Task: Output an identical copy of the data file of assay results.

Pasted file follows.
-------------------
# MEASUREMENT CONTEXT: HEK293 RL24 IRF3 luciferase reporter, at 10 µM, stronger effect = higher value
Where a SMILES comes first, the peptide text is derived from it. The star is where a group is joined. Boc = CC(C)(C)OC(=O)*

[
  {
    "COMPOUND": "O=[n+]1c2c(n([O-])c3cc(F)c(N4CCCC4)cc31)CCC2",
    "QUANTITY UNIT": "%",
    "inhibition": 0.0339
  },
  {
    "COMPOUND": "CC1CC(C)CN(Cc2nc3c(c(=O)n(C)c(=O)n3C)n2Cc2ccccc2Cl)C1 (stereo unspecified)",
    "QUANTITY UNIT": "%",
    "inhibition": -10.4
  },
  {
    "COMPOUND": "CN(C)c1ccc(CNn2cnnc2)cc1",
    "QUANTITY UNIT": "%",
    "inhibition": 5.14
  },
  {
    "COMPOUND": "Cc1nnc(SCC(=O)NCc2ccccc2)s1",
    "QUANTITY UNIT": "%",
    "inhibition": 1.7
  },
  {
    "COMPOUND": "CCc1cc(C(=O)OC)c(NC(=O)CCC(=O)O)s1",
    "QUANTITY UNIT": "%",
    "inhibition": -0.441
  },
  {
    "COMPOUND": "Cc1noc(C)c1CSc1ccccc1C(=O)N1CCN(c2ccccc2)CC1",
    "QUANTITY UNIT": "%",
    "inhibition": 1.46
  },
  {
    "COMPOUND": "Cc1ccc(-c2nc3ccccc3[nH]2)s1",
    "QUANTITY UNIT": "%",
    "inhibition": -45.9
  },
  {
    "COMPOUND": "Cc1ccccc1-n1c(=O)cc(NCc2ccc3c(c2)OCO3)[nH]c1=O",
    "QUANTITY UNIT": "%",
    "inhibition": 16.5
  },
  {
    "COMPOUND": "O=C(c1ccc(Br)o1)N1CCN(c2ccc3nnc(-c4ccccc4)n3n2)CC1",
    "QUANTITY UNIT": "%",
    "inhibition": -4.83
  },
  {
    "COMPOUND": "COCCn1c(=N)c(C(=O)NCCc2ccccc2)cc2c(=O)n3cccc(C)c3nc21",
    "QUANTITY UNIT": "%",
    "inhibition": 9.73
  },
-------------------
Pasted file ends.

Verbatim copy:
# MEASUREMENT CONTEXT: HEK293 RL24 IRF3 luciferase reporter, at 10 µM, stronger effect = higher value
Where a SMILES comes first, the peptide text is derived from it. The star is where a group is joined. Boc = CC(C)(C)OC(=O)*

[
  {
    "COMPOUND": "O=[n+]1c2c(n([O-])c3cc(F)c(N4CCCC4)cc31)CCC2",
    "QUANTITY UNIT": "%",
    "inhibition": 0.0339
  },
  {
    "COMPOUND": "CC1CC(C)CN(Cc2nc3c(c(=O)n(C)c(=O)n3C)n2Cc2ccccc2Cl)C1 (stereo unspecified)",
    "QUANTITY UNIT": "%",
    "inhibition": -10.4
  },
  {
    "COMPOUND": "CN(C)c1ccc(CNn2cnnc2)cc1",
    "QUANTITY UNIT": "%",
    "inhibition": 5.14
  },
  {
    "COMPOUND": "Cc1nnc(SCC(=O)NCc2ccccc2)s1",
    "QUANTITY UNIT": "%",
    "inhibition": 1.7
  },
  {
    "COMPOUND": "CCc1cc(C(=O)OC)c(NC(=O)CCC(=O)O)s1",
    "QUANTITY UNIT": "%",
    "inhibition": -0.441
  },
  {
    "COMPOUND": "Cc1noc(C)c1CSc1ccccc1C(=O)N1CCN(c2ccccc2)CC1",
    "QUANTITY UNIT": "%",
    "inhibition": 1.46
  },
  {
    "COMPOUND": "Cc1ccc(-c2nc3ccccc3[nH]2)s1",
    "QUANTITY UNIT": "%",
    "inhibition": -45.9
  },
  {
    "COMPOUND": "Cc1ccccc1-n1c(=O)cc(NCc2ccc3c(c2)OCO3)[nH]c1=O",
    "QUANTITY UNIT": "%",
    "inhibition": 16.5
  },
  {
    "COMPOUND": "O=C(c1ccc(Br)o1)N1CCN(c2ccc3nnc(-c4ccccc4)n3n2)CC1",
    "QUANTITY UNIT": "%",
    "inhibition": -4.83
  },
  {
    "COMPOUND": "COCCn1c(=N)c(C(=O)NCCc2ccccc2)cc2c(=O)n3cccc(C)c3nc21",
    "QUANTITY UNIT": "%",
    "inhibition": 9.73
  },